Your petitioner further showeth, that, on the third Monday of April, 1826, being the first day of the term of the United States' District Court for the decision of land claims, immediately subsequent to the publication of the opinion of Judge Peck, a rule was made by said Judge, and served by the Deputy Marshal upon Mr. S. W. Foreman, the editor of the Missouri Advocate and St. Louis Enquirer, which rule is in the following terms :
“The court being satisfied, from the evidence of Luke E. Lawless, that Stephen W. Foreman, of this city, is the editor and publisher of the Missouri Advocate and St. Louis Enquirer, published in the said city, and that the paper of that name of the eighth of April instant, which contains a false statement of and concerning a certain judicial decision made in the case of Julia Soulard, widow, and James G. Soulard, Henry G. Soulard, Eliza Soulard, and Benjamin A. Soulard, children and heirs of Antoine Soulard, deceased, against the United States, issued from the press of the said Stephen W. Foreman, it is ordered, that the said Stephen W. Foreman show cause, on to-morrow morning, at eleven o'clock, why an attachment should not issue against him for a contempt of this court in publishing the said false statement, tending to bring odium on the court, and to impair the confidence of the public in the purity of its decisions."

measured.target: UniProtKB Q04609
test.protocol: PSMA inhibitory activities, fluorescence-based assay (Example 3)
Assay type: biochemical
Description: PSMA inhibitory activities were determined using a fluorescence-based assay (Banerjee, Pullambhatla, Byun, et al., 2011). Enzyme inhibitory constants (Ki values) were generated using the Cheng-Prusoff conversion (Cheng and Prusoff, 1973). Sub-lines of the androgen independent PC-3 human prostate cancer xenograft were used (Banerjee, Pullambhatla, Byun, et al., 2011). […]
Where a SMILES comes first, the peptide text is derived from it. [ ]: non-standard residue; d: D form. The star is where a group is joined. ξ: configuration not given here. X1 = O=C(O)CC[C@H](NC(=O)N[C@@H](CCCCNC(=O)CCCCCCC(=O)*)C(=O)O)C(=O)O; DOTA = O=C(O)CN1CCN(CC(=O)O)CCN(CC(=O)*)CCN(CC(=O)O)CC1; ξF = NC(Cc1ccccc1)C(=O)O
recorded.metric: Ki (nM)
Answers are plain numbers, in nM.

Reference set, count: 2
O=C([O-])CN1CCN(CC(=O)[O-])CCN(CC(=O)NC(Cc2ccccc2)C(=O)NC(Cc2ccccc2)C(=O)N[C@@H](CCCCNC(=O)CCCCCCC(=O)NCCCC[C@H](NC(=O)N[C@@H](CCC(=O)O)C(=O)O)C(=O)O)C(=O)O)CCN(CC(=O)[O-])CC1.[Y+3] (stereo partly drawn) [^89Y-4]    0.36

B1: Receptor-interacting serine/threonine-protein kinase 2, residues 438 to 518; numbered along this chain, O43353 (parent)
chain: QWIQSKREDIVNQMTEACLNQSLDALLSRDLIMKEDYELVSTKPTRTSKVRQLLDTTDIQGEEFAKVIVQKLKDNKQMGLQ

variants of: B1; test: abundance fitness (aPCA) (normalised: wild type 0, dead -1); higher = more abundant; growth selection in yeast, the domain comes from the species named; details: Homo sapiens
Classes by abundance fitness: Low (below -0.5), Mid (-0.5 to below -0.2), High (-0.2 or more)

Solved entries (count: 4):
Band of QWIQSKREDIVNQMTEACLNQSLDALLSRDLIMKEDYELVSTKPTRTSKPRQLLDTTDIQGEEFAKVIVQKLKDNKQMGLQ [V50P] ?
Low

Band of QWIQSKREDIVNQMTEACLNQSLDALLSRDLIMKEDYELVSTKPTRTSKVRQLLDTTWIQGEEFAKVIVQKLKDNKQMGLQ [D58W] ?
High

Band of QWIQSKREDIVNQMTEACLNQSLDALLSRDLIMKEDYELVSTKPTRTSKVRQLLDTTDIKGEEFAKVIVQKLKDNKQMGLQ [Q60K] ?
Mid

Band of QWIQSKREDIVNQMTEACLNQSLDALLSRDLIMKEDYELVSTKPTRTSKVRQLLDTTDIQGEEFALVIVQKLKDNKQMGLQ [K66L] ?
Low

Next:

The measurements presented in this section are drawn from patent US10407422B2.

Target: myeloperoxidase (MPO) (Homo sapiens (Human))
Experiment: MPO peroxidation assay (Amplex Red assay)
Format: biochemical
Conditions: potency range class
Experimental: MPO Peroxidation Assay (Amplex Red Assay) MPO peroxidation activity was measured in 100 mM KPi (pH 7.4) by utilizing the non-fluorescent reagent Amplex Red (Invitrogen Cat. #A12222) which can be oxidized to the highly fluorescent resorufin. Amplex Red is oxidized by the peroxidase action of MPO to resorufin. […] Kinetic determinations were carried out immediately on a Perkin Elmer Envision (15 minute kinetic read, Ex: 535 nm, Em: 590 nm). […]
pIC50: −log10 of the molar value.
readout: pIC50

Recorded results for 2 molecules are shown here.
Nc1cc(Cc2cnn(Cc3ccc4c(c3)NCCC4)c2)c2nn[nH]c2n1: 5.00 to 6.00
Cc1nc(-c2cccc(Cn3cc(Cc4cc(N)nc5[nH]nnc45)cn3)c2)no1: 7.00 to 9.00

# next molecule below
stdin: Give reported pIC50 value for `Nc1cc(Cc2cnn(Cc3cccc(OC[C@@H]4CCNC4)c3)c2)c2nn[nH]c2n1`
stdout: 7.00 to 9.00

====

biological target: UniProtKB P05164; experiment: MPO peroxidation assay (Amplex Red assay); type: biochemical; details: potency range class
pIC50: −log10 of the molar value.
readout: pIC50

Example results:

In obedience to this rule, Mr. Foreman appeared, and by your petitioner, who acted as his counsel, showed against the rule, and urged that,
First. He, Judge Peck, had no jurisdiction of the matter as a contempt of court.
Secondly. That the article, in point of merits, was a correct statement of the positions and doctrines therein attributed to the Judge.
Thirdly. That the language and tone of the article signed “A Citizen," were perfectly decorous.
Your petitioner further showeth, that, in the argument and observations which he felt it his duty to submit, as counsel for the editor, he endeavored to demonstrate the truth of the article by a comparison of it with the text of the opinion, and disclaimed, in the most unequivocal manner, any contemptuous intention or feeling towards said Judge Peck, either in his judicial or his private character.
Your petitioner showeth, that the arguments and authorities submitted on behalf of the editor, produced no effect on the opinion of Judge Peck, as to the character of the article signed “A Citizen," which he persisted in considering as a contempt of court, and punishable as such.
That your petitioner, being desirous of protecting the editor from the conse
quences of the actual issuing of an attachment against him, and being convinced, from the very virulent language and manner of the said Judge towards your petitioner, that his main object was to get hold of him as the author of the “ Citizen,” your petitioner consented that the editor should give up his name as author of that article.
That the editor having accordingly declared that your petitioner was the author, the conditional rule against him was discharged, and the following rule made by said Judge, and served on your petitioner: